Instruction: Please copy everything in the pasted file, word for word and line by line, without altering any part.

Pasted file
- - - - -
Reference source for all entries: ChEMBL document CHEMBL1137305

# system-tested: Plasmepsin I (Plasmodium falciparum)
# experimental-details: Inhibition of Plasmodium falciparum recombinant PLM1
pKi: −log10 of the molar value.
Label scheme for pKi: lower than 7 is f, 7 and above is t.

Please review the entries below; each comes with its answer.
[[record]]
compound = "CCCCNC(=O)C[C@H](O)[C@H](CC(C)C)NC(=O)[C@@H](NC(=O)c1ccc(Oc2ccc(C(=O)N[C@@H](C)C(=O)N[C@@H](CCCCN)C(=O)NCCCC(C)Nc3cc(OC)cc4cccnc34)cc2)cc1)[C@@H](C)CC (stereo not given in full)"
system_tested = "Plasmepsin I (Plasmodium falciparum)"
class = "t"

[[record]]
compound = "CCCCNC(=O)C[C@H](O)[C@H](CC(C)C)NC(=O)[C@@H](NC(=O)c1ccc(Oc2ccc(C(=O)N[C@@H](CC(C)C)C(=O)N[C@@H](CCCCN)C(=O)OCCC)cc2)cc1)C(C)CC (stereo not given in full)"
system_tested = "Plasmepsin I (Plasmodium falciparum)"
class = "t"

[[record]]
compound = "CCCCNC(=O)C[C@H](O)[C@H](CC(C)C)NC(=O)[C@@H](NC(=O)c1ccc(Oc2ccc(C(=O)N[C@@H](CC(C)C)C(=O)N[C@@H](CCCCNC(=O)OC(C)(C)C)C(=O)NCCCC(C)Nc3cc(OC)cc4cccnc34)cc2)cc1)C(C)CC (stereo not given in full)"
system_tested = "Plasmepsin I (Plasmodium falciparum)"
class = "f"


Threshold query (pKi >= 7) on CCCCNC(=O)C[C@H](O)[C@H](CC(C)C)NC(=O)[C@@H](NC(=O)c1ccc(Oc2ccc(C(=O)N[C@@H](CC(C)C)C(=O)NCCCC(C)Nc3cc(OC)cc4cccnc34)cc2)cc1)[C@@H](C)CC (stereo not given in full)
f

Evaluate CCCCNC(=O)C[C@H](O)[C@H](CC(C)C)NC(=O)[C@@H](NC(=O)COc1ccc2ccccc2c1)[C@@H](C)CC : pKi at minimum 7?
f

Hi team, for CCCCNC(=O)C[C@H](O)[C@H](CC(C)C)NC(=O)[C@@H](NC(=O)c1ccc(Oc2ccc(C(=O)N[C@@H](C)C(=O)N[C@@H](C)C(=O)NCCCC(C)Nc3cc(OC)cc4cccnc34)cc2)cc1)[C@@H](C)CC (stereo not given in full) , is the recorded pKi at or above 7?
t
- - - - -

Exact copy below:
Reference source for all entries: ChEMBL document CHEMBL1137305

# system-tested: Plasmepsin I (Plasmodium falciparum)
# experimental-details: Inhibition of Plasmodium falciparum recombinant PLM1
pKi: −log10 of the molar value.
Label scheme for pKi: lower than 7 is f, 7 and above is t.

Please review the entries below; each comes with its answer.
[[record]]
compound = "CCCCNC(=O)C[C@H](O)[C@H](CC(C)C)NC(=O)[C@@H](NC(=O)c1ccc(Oc2ccc(C(=O)N[C@@H](C)C(=O)N[C@@H](CCCCN)C(=O)NCCCC(C)Nc3cc(OC)cc4cccnc34)cc2)cc1)[C@@H](C)CC (stereo not given in full)"
system_tested = "Plasmepsin I (Plasmodium falciparum)"
class = "t"

[[record]]
compound = "CCCCNC(=O)C[C@H](O)[C@H](CC(C)C)NC(=O)[C@@H](NC(=O)c1ccc(Oc2ccc(C(=O)N[C@@H](CC(C)C)C(=O)N[C@@H](CCCCN)C(=O)OCCC)cc2)cc1)C(C)CC (stereo not given in full)"
system_tested = "Plasmepsin I (Plasmodium falciparum)"
class = "t"

[[record]]
compound = "CCCCNC(=O)C[C@H](O)[C@H](CC(C)C)NC(=O)[C@@H](NC(=O)c1ccc(Oc2ccc(C(=O)N[C@@H](CC(C)C)C(=O)N[C@@H](CCCCNC(=O)OC(C)(C)C)C(=O)NCCCC(C)Nc3cc(OC)cc4cccnc34)cc2)cc1)C(C)CC (stereo not given in full)"
system_tested = "Plasmepsin I (Plasmodium falciparum)"
class = "f"


Threshold query (pKi >= 7) on CCCCNC(=O)C[C@H](O)[C@H](CC(C)C)NC(=O)[C@@H](NC(=O)c1ccc(Oc2ccc(C(=O)N[C@@H](CC(C)C)C(=O)NCCCC(C)Nc3cc(OC)cc4cccnc34)cc2)cc1)[C@@H](C)CC (stereo not given in full)
f

Evaluate CCCCNC(=O)C[C@H](O)[C@H](CC(C)C)NC(=O)[C@@H](NC(=O)COc1ccc2ccccc2c1)[C@@H](C)CC : pKi at minimum 7?
f

Hi team, for CCCCNC(=O)C[C@H](O)[C@H](CC(C)C)NC(=O)[C@@H](NC(=O)c1ccc(Oc2ccc(C(=O)N[C@@H](C)C(=O)N[C@@H](C)C(=O)NCCCC(C)Nc3cc(OC)cc4cccnc34)cc2)cc1)[C@@H](C)CC (stereo not given in full) , is the recorded pKi at or above 7?
t